Although the details of Texas’s bill differ from those of other states’, it’s notable that many of the disclosure requirements have been passed in states that are generally considered to be friendly territory for oil and gas companies, and that the measures have been supported by many members of the industry. (Aubrey McClendon, CEO of Chesapeake Energy, has been quoted as saying “We’ve seen the light.”) While this may seem surprising given the industry’s opposition thus far to federal legislation requiring the full disclosure of the contents of fracturing fluids, the momentum for mandating disclosure derives at least in part from a desire on the part of state regulators and policy-makers to pre-empt federal regulation of hydraulic fracturing.

Regardless of whether one’s ultimate goal is state, federal, or a combination of jurisdictions over hydraulic fracturing, each new state’s rules on the disclosure of fracturing chemicals provides an additional reference point that can be used to guide new legislation, whether at the state or national level.

Many environmental organizations have welcomed the progress towards transparency that H.B. 3328 represents, but still argue that it does not set a high enough standard for other states to imitate. In a press release, the Environmental Defense Fund stated that it “must oppose adoption of the Texas legislation by other states or by the federal government because the measure has serious limitations. It does not even provide a simple, statewide list of what chemicals are used by who and in what quantities. The Railroad Commission can enforce the bill only if it can prove a chemical was used intentionally for a particular purpose. And it may be the middle of 2013 before the bill takes full effect – an absurdly long time for implementation.”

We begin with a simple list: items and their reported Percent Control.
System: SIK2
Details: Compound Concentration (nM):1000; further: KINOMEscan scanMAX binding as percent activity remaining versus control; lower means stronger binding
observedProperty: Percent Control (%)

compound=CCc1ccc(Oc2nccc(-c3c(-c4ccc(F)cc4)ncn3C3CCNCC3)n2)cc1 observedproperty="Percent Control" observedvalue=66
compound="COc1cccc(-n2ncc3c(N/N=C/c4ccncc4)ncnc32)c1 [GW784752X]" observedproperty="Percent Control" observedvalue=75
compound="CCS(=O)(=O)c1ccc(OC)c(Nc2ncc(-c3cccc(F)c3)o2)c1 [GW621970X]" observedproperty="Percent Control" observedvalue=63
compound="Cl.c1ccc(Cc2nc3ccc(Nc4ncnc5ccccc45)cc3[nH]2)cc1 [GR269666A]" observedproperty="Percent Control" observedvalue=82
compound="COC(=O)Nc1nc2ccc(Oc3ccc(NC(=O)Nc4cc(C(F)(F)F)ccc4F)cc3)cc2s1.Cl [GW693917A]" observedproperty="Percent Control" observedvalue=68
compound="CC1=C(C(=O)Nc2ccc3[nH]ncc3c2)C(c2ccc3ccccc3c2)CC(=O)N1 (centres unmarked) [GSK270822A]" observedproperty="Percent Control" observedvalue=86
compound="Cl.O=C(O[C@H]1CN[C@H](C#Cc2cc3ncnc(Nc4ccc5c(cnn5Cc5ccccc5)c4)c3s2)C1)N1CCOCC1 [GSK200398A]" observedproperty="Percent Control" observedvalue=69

Worldwatch has argued that greater industry transparency is critical to building public understanding of hydraulic fracturing. Texas’s new law represents a meaningful step in that direction. Nonetheless, the national conversation about disclosure of the content of fracturing fluids is far from over. The thorny issue of the industry’s proprietary chemicals has yet to be fully resolved. Even the proposed FRAC Act, a bill that would mandate public disclosure of fracturing chemicals and constituents at the national level, explicitly does not give states or the EPA the authority to require “public disclosure of proprietary chemical formulas.”

In the meantime, however, it’s helpful to see some states and companies taking steps to make fracturing information more accessible. The documentation submitted to FracFocus.org has the potential to shed light not only on the types of chemicals used in each fracturing job, but also the amount of water, a critical issue for water-poor regions. Moreover, this information can be a critical resource for policy-makers and analysts outside the United States who are considering whether and under what terms to permit hydraulic fracturing. As Worldwatch has written, mandatory disclosure represents an important opportunity for the natural gas industry to show rather than tell the public what hydraulic fracturing entails and what environmental and public health risks it does and doesn’t pose.

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N’Dama: Ancient West African Cattle

By Matt Styslinger